Yoder was a quiet Wyoming community.
The town of 150 people sits north of Highway 152, stretching seven blocks long with Main Street at the center. It didn’t have a lot of job opportunities and its population was aging as young people moved away.
In the past couple years, that’s changed as Denver-based Western Proppants began ramping up its operations in Yoder. The company mines frac sand in Torrington, which is then trucked to a processing facility in Yoder.
The trucks hauling sand roll into town by the dozens — about 100 to 150 per day.
“The other night, my wife counted 20 trucks that went by in 30 minutes,” Yoder Mayor Norman Feagler told Cowboy State Daily.
Feagler said that the operations have brought jobs to the community, as well as some tax revenues, but that’s come with a lot of dust and noise.
Drifts Like Snow
The sand is used in hydraulic fracturing operations in the oil and gas industry. When shale deposits are drilled and fractured, the sand is pumped down into the cracks to help keep them open and allow oil and gas to flow to the surface.
Feagler began complaining to the Wyoming Department of Environmental Quality (DEQ) about the impacts of the company’s operations. He also contacted the Wyoming Department of Transportation, Goshen County Sheriff’s Office and the Environmental Protection Agency — all to no avail.
As a last-ditch effort in July 2022, he reached out to Gov. Mark Gordon in hopes of getting some kind of relief.
“The town of Yoder is constantly being covered in dust,” Feagler wrote in his letter to the governor.
He called the dust a health hazard and said some residents have so much dust blowing into their properties it “drifts like snow.”
The dirt blows over their sewer lagoon and blasts the paint off the water tower, he wrote.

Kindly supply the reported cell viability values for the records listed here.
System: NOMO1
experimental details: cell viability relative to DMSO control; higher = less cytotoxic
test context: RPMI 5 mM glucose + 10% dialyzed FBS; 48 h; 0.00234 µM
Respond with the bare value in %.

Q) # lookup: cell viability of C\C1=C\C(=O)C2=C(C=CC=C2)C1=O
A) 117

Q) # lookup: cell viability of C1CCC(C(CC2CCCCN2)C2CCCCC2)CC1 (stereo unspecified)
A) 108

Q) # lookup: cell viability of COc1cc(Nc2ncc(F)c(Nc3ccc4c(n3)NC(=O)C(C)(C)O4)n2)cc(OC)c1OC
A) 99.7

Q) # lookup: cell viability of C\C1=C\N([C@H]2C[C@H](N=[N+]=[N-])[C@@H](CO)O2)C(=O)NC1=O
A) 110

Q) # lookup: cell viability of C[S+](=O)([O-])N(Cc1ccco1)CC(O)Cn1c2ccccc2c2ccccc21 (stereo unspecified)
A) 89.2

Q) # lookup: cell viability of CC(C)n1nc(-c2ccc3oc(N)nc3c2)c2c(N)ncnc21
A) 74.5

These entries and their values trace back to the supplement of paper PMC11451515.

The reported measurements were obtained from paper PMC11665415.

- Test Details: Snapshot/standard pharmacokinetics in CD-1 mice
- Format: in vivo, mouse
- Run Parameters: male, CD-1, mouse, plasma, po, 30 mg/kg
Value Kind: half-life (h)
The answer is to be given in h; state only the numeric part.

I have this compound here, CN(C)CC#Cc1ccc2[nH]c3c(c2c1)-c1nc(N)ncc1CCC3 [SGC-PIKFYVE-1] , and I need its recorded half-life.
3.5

The DEQ did finally take action.
In November 2022, the DEQ sent Western Proppants a notice of violation. The DEQ stated in the notice that Western Proppants had violated air quality standards.
In August of this year, the company signed an agreement that contained multiple requirements to minimize dust, and the state fined the company $100,000.
Feagler said that the company has been showing a real commitment to addressing the problems.
“I do know they’re working on it. The DEQ was kind of slow at the start, but I think they’re coming around now,” Feagler said.
He said the company installed, at its own expense, digital speed signs on both ends of Yoder to warn people driving on the highway that they’re blasting through a 30 mph speed limit.
“The company is trying to improve,” Feagler said.
Tony Curcio, spokesperson for Western Proppants, told Cowboy State Daily the company, which has been in Yoder for more than 10 years, is trying to be a good neighbor.
“We are proud of the jobs that we have created and the support for working families in southeast Wyoming. We work closely with regulators on our commitment to safe operations and best environmental practices including air quality,” Curcio said.
He said the company is recognized as one of the safest places to work in the state.
Yoder resident Jerry Smith praised Dietzler Co., which is the parent company of Western Proppants. He said the town offered young people no reason to stay previously, and now there are 40 full-time jobs, as well as a batch of contractors, at the facility.
“As far as I’m concerned, their [Dietzler] companies are probably the best thing that’s happened to Yoder,” Smith said.
Over In Torrington
Herb Doby, mayor of Torrington, told Cowboy State Daily the company isn’t causing problems for his town.
The sand mine is near the prison and the trucks, Doby said, use roads that avoid any of the town’s streets. He said there’s one intersection that might need to have a stop light put in.
“Other than that, it has no impact on the city of Torrington,” Doby said.
He said that he’s heard the company contracts 250 trucks to haul sand, which means a lot of driver jobs.
“I think those guys are making pretty good wages,” Doby said.
He said he’s had only one complaint — from a resident of Yoder — about the company’s operations.
“I’m quite happy with it,” Doby said.
Todd Peterson, who also lives in Torrington, told Cowboy State Daily the company has had an overall positive impact on the area.
“I know they’re working on some mitigation trying to get that better for the people that live close by,” Peterson said.
Peterson said that the facility is where the old grain elevator used to be, and farmers hauling grain kicked up quite a bit of dust back when it was operating.
Smith, who's lived in the area for 80 years, said he was hauling wheat to the elevator when he was 12 years old in the early 1950s.
“There was a lot more dirt around then than there is now,” Peterson said.